“You can’t think forever. Sooner or later, you gotta make a move.”
In a previous recap, we talked about how effectiveness of The Walking Dead‘s cold opens. More than just setting the tone and direction, they can also gives an overview of what’s going to happen before the closing credits.
The opening sequence of “Dead Weight” offered a pretty good microcosm of events to come. We saw The Governor and Megan playing chess outside of an RV, a scene that was intercut with one immediately following where we left of last week, where Martinez pulled The Governor and Megan out of the biter pit. We learned a few things, most notably (and probably not surprisingly) that The Governor had a rough childhood and an abusive father, but the chess game was the central metaphor: The Governor needed to stop thinking, take one last look at the board and go ahead and make a move.
He made several moves over the course of this season’s seventh episode, starting with cold-cocking Martinez, his ex-henchman, with a bit of a sucker punch (actually, a sucker golf swing) when Martinez was drunk, then dragging him to the biter pit to be summarily torn to pieces. He then evaluated what was left of the camp’s leadership. Pete, who stepped into Martinez’s leadership role, was too soft; while Mitch was perhaps too reckless, and certainly too stupid. But at least Mitch does what needs to be done without too much thought about morality, so Pete was out and Mitch was in. By the end of the episode, The Governor was back in charge of a new group, with Mitch as his right-hand man and zombie Pete trying, very unsuccessfully, to shake his weighted chain and come up from the bottom of the lake.
Condensing the highlights into two paragraphs sure makes it feel like a lot happened in the episode; in reality, this was the second episode in a row that was heavy on character development and light on action. Perhaps the most nail-biting scene was when Martinez, The Governor, Pete and Mitch cleared the small cabin and a few walkers came out of the woodwork. But other than Pete freaking out a bit and The Governor breaking some skulls with a Maglite, the scene was pretty pedestrian. Same when the walker attacked Megan during a game of tag; other than Tara tearing the rotten flesh off of the zombies legs, the scene played out to its logical conclusion: The Governor arrived just in time to dispatch the zombie with a shot to the head.
Because of the way the story has been laid out, we needed to follow The Governor’s post-Woodbury journey, but the reality is the past two eps have been very slow and boring. And worse: they haven’t been particularly well-crafted, either. A TV-savvy friend of mine nailed it when she said that David Morrissey is such a good actor, he lends gravitas to anything he’s doing, but the past few episodes have been over-written and over-directed with lots of long stares and clipped sentences. Rather than an invisible hand guiding us through periods of tense drama, instead we have a fist beating us over the head saying, “See! We’re dramatic!” It’s a bit heavy-handed, and, thankfully, it’s pretty much over.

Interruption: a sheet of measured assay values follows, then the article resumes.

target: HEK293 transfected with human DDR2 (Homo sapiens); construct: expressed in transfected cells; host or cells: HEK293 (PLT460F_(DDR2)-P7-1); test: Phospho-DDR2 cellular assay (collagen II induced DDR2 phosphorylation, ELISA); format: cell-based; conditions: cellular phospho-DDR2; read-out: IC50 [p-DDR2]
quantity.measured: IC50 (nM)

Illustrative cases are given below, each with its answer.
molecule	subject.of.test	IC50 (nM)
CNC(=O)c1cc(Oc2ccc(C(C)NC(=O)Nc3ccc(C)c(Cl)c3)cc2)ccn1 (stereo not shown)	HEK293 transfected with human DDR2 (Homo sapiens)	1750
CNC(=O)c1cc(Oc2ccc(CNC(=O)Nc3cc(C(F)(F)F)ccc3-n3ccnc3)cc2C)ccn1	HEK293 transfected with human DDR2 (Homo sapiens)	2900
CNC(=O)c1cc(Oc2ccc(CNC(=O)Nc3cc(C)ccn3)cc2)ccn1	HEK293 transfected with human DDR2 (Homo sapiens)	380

The closing scene of “Dead Weight” brings us back to where we first saw The Governor: just as the plague was subsiding — staring at the prison, plotting how he could get inside. We know why he wants to take over the place — he has a new group of people to protect and he needs a more secure home — and now we get to find out how. Given the relative safety of the security fences, it was very likely The Governor would try and take the prison to give his people a more secure place to live. But after seeing a smiling Michonne — knowing she dispatched his beloved Penny — he’s probably going to come with everything he has. After a slow couple of weeks, the fun can really begin.
Zombie Kill Report: Kill-for-kill, I think this was the slowest episode this season. In fact, it may be the first episode where as many humans were killed as zombies. The Kill of the Week would probably be The Governor with a Maglite, but if we’re allowing human kills to be in contention, then The Governor’s brutal dispatching of Martinez would win flat out.
Best Post-Kill Aftermath: Perhaps the best single shot of the episode was the image of zombie Pete trying to shake his shackles and swim up from the bottom of the pond. When The Governor dumped Pete into the water, I was pretty sure he didn’t kill him so that he wouldn’t turn. Is Pete a trophy? The first zombie in a new collection like the one the Governor had in Woodbury? Or is The Governor just a true sociopath?
Relative Morality: From time to time, TWD does a great job of examining the difficult issues of life under intense survival pressure, when people have to compete for scarce resources. The fall of civilization and the continued threat of the walkers means that life has reverted to the most basic, brutal struggle to stay alive. Killing zombies is pretty much a no-brainer. But what about the humans? In this episode we saw a stark contrast: Mitch was willing to kill people just for their supplies, while Pete was not. In the end, The Governor was in charge because he is completely unambiguous in his willingness to kill. He has his little family and will do anything — and kill anyone — to protect them. Does that make him evil? Let us know in the comments below.
What’s in a Name? In the comments last week, an alert reader pointed out that I was calling The Governor’s new squeeze Melody, when in fact the character’s name is Lily. I’ll take the rap for getting that one wrong. Another reader pointed out that I had been calling The Governor’s former henchman Caesar. According to IMDB, the character’s name is Caesar Martinez, but everyone on the show seems to be referring to the character as Martinez. You’ll find him referred to that way in this recap, but that shouldn’t be much of a problem in the future as Martinez is clearly dead.